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UMass Amherst CHEM 110 - Chemistry Chapter 4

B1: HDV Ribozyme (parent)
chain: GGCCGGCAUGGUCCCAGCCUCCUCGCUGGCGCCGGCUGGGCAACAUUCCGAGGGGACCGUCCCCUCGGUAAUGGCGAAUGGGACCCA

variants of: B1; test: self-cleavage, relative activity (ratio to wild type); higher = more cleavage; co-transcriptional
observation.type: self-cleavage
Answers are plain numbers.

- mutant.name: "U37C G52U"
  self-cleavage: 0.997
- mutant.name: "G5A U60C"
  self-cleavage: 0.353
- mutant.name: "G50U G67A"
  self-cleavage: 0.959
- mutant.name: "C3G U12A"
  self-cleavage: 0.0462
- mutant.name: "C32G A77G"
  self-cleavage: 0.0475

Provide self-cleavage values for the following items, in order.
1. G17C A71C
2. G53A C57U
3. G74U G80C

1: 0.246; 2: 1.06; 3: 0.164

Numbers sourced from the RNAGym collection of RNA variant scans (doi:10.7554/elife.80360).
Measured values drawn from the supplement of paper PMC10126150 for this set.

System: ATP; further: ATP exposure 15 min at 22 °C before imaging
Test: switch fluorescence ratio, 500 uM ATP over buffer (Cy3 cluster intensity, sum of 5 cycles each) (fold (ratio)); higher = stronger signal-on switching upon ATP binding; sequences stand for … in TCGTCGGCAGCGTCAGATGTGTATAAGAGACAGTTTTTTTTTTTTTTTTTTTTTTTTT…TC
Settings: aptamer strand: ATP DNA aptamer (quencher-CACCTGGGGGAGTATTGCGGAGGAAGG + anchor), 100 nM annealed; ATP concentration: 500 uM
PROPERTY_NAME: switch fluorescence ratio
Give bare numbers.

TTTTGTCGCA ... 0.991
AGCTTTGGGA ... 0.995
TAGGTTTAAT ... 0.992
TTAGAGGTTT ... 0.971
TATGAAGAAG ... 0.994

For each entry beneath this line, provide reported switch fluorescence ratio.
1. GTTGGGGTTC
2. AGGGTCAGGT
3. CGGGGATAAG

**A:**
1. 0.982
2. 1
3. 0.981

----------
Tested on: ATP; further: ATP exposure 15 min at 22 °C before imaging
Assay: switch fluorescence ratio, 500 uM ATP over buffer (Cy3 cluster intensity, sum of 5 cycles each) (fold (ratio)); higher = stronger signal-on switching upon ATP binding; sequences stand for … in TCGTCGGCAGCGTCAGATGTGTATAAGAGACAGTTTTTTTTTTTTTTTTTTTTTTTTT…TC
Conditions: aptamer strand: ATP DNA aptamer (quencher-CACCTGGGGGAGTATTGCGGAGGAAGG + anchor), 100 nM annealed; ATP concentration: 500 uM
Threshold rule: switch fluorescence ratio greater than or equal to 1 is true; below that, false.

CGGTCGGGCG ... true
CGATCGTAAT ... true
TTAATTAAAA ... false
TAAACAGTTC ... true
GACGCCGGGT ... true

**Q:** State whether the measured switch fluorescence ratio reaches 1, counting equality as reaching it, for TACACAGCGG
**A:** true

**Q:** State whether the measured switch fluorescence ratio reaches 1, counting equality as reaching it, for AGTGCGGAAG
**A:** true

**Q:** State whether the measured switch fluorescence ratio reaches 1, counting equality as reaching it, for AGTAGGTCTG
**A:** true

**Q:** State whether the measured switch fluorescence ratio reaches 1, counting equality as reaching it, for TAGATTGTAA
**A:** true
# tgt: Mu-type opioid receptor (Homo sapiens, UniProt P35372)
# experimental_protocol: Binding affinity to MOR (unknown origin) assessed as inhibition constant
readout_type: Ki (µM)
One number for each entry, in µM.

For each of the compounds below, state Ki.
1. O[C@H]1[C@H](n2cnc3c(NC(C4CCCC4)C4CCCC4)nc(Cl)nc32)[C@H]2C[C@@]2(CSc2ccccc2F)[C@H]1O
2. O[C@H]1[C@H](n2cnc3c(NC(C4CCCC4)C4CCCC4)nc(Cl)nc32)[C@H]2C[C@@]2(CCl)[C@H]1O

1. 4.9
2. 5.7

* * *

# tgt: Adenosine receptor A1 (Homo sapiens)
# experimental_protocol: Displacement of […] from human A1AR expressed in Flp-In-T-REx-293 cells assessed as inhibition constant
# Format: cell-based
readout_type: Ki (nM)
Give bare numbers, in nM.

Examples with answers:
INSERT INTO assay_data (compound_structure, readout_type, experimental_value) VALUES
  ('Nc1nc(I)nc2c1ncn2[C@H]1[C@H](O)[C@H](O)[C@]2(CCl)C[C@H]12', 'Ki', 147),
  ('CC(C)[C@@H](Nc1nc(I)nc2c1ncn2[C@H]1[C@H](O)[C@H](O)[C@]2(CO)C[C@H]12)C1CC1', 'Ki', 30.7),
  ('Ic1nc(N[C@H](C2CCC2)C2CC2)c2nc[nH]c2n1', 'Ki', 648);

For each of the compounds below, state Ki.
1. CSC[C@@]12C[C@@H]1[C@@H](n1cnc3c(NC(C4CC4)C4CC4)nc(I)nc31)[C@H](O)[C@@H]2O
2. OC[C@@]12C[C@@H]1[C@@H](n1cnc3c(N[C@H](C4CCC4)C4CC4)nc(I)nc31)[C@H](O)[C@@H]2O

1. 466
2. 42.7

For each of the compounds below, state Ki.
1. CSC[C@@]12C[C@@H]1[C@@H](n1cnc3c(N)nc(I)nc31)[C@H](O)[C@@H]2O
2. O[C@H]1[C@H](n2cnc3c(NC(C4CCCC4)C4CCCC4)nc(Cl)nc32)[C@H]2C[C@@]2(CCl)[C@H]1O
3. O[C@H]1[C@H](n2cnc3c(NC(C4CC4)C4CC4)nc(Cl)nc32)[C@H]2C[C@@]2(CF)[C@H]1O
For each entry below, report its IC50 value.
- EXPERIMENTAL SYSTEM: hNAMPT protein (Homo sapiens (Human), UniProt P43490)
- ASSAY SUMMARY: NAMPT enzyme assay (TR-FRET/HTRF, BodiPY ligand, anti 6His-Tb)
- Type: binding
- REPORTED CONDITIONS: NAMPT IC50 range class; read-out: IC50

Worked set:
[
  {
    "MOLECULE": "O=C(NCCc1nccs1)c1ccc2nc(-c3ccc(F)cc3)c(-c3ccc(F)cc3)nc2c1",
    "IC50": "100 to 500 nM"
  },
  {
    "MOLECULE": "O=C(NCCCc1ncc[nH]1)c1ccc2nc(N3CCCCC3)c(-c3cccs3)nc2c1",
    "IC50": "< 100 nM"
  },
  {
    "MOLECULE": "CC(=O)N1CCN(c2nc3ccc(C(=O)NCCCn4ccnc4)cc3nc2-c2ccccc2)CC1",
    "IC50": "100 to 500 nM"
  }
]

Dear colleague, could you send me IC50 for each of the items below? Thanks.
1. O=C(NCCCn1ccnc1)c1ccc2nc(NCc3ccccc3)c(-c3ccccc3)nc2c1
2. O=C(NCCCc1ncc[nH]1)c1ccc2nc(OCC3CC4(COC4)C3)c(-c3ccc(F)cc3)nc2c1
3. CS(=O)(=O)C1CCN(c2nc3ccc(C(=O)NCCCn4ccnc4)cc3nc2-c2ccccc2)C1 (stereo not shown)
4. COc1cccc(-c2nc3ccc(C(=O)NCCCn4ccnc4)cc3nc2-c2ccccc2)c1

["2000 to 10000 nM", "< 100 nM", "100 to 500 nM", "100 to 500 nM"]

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Chapter 4Chemical Reactions in Aqueous SolutionsKey Idea Chemical reactions involve exchange of ions, atoms and/or electrons betweenreacting compounds● Solution: A homogeneous mixture of two or more substances.● Solvent: The substance in which the dissolution takes place.● Solute: The substance being dissolved.● Aqueous solution: When a compound is dissolved in water.● Example: Salt (NaCl) solution: NaCl is the solute and water is the solvent● Solvated: When constituent ions separate and become surrounded by solventmolecules.● Dissolution of NaCl:○ The constituent ions of ionic compounds separate when dissolved in a solventand become solvated, i.e. surrounded by solvent molecules.● Electrolytes (such as NaCl) form hydrated ions and increase the electrical conductivityof water. Breaks up into ions when dissolved in water.● Nonelectrolyte: A substance (such as C6H12O6) that does not break up into ions whendissolved in a solution. Do not conduct electricity.● Strong electrolytes: Compounds that dissociate 100% (completely) in water to formhydrated ions.● Weak electrolytes: Compounds that do not dissociate completely (less than 100%) inwater.● Solubility○ Not all ionic compounds are soluble in water○ Some ionic compounds do not dissolve in water and result in precipitates○ Solubility rules allow us to predict the solubility of ionic compounds in water○ Soluble compounds are defined as those that dissolve to the extent of 1 g ormore per 100 g water● Soluble: Compounds that dissolve in water or form solutions with hydrated ions.● Insoluble: Compounds that do not dissolve to an appreciable extent.● Double displacement or exchange (metathesis) reaction: A reaction where thereactants swap partners. Happens with ionic compounds. Happens with precipitate,acid-base, and gas forming reactions.○ AB + CD = CB + AD. A and C are Cations. B and D are anions.● Reactions like this are also called precipitation reactions If one or both of the products(CB and AD) are precipitates (insoluble).● Precipitate: A solid that is insoluble forms due to the mixing of 2 solutions.● Precipitation reaction: When 2 ionic compound solutions mix and a solid forms. Thesolid product is an insoluble ionic compound, while the other products and reactants aresoluble ionic compounds.● Complete Ionic Equation: Every single ion from the reactants and products are takeninto account.● Spectator ions: Ions that do not react and stay in the solution.● Net Ionic Equation: Shows only ions which participate in the reaction. When spectatorions are omitted from the equation, we are left with NIE.● Acid: A species which generates H+ ions (called protons) when dissolved in water.Donates H+ in solution, Taste sour, Sting your skin, Found in drinks● Strong Acid: Ionizes 100% in water/aqueous solutions, is a strong electrolyte.● Weak Acid: Ionizes less than 100% in water/aqueous solutions, is a weak electrolyte.● Monoprotic acid: Acid that only produces 1 mole H+ per mole of acid.● Diprotic acid: Acid that produces 2 mol H+ per mole of acid.● Base: A species which generates - OH ions (called hydroxide) when dissolved in water.Donates OH- in solution, react with H+ and are proton acceptors. Taste bitter, Feelslippery, Found in cleaners● Strong bases: ionize 100% in aqueous solutions, and is a strong electrolyte.● Weak bases: ionize less than 100% in aqueous solutions, and is a weak electrolyte.● Acid-Base (Neutralization) Reactions:○ Reactions between acids and bases are called neutralization reactions○ They always result in a salt (cation + anion) and water (H2O).● Mixing equimolar solutions of strong acid and strong base will always have NIE.● Oxidation-Reduction (Redox) Reactions○ Redox reactions involve the transfer of electrons (e- ) from one reactant toanother○ Oxidation is the loss of one or more electrons from a chemical species○ Reduction is the gain of one or more electrons by a chemical species○ LEO says GER■ Lose electron = oxidized■ Gain electrons = reduction○ In Redox reactions:■ Elements that get oxidized are called reducing agents or reductants.Reducing agents have low oxidation states.■ Elements that get reduced are called oxidizing agents or oxidants.Oxidizing agents have higher oxidation states.● Oxidation Numbers or Oxidation States○ Oxidation number/oxidation state of an atom, represents the number of electronsthat have been gained or lost○ If a neutral atom gains electrons, its oxidation number becomes more negative○ If a neutral atom loses electrons, its oxidation number becomes more positive○ Oxidation numbers are primarily used to identify the transfer of electrons in aRedox reaction and are not always representative of the actual charge carried byan atom in a compound● Rules to Assign Oxidation Numbers○ Rule 1:■ Each atom in a pure element has an oxidation number of zero.● Example: Fe in Fe(s) oxidation number = 0● Each O in O2(g) oxidation number = 0○ Rule 2: A monoatomic ion has an oxidation number equal to the ion charge.■ Example: Cl in Cl- oxidation number = -1■ Mg in Mg2+ oxidation number = +2○ Rule 3:■ In compounds, halogens (F, Cl, Br, I) have an oxidation number of −1.Exception: When halogens are combined with oxygen or fluorine, theoxidation number of Cl, Br, and I is not −1● Example: Each F in CF4 oxidation number = -1● Cl in ClF3 oxidation number = +3○ Rule 4:■ In compounds, oxygen has an oxidation number of −2. Exception: Incompounds containing the peroxide ion (O2 2−), oxygen has an oxidationnumber of −1● Example: Each O in CO2 oxidation number = -2● Each O in H2O2 oxidation number = -1○ Rule 5:■ When combined with nonmetals, hydrogen is assigned an oxidationnumber of +1. With metals, hydrogen has an oxidation number of −1● Example: Each H in CH4 oxidation number = +1● H in LiH oxidation number = -1○ Rule 6:■ For a neutral compound, the sum of all of the oxidation numbers is equalto zero. The sum of the oxidation numbers for all atoms in an ion is equalto the overall charge on the ion● Ex: CO2 (C oxidation number) + 2 × (O oxidation number) = 0○ C oxidation number = +4○ O oxidation number = -4● ClO4 - (Cl oxidation number) + 4 × (O oxidation number) = −1○ Cl oxidation number = +7○ O oxidation number = -8● Oxidation number Example1Atoms in their elemental state0Fe, H2, O22Monatomic ions= chargeF−, Fe3+● IN